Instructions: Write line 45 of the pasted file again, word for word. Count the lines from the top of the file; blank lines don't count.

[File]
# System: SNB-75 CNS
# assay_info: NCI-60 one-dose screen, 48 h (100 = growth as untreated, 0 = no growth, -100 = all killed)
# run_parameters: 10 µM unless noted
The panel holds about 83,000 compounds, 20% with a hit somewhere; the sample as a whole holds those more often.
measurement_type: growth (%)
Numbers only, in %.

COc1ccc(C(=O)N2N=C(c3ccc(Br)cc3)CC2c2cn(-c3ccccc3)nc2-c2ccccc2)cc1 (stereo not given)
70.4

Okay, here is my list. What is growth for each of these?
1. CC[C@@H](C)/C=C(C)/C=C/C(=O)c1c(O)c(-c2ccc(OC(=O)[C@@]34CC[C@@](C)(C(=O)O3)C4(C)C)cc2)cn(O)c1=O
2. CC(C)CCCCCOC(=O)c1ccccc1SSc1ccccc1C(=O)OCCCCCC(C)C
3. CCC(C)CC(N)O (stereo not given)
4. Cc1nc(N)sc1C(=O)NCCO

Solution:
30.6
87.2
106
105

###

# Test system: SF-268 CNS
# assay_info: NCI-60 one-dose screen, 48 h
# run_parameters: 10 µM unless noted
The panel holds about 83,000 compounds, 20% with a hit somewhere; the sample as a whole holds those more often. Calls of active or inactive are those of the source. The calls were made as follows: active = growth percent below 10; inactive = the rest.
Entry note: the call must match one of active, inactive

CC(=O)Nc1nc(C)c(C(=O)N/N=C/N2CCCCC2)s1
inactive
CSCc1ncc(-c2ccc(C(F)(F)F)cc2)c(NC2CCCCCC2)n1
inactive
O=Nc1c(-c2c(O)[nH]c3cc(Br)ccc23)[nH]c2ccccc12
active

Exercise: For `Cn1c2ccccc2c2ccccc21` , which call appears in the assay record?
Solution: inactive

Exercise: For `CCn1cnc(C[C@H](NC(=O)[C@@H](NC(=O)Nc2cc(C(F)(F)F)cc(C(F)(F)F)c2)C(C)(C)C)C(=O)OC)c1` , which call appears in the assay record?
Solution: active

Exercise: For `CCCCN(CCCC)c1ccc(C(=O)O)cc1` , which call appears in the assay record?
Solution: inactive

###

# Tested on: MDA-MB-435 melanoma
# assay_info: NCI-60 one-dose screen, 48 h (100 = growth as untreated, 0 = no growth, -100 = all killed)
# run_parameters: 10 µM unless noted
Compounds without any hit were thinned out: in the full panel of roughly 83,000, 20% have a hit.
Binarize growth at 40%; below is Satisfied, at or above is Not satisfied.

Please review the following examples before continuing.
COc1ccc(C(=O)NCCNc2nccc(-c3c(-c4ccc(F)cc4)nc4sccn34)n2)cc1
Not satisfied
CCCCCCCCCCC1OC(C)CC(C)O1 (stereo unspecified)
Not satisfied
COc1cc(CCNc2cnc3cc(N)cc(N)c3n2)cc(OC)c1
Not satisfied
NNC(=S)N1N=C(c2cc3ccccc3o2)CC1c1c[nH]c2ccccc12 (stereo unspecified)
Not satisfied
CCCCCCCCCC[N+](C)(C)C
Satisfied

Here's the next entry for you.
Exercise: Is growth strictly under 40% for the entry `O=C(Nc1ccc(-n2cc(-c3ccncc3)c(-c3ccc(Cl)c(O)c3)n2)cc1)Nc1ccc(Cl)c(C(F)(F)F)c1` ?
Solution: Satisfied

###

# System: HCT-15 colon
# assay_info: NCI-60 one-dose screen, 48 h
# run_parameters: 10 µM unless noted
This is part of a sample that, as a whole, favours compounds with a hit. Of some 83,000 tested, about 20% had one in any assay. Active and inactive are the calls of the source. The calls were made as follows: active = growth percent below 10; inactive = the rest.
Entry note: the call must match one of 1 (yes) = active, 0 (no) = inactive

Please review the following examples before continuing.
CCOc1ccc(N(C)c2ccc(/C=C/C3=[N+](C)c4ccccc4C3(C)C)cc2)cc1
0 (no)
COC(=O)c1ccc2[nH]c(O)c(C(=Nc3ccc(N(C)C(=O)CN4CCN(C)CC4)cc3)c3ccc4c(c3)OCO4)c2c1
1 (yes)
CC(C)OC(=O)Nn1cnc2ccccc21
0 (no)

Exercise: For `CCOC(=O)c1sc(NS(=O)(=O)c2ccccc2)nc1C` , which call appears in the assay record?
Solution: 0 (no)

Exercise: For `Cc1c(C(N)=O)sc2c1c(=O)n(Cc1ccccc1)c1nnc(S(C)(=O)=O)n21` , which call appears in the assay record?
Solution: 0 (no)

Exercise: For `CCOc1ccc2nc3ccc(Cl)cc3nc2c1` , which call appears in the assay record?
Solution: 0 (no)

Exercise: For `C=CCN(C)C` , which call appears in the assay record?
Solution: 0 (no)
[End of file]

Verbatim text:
Not satisfied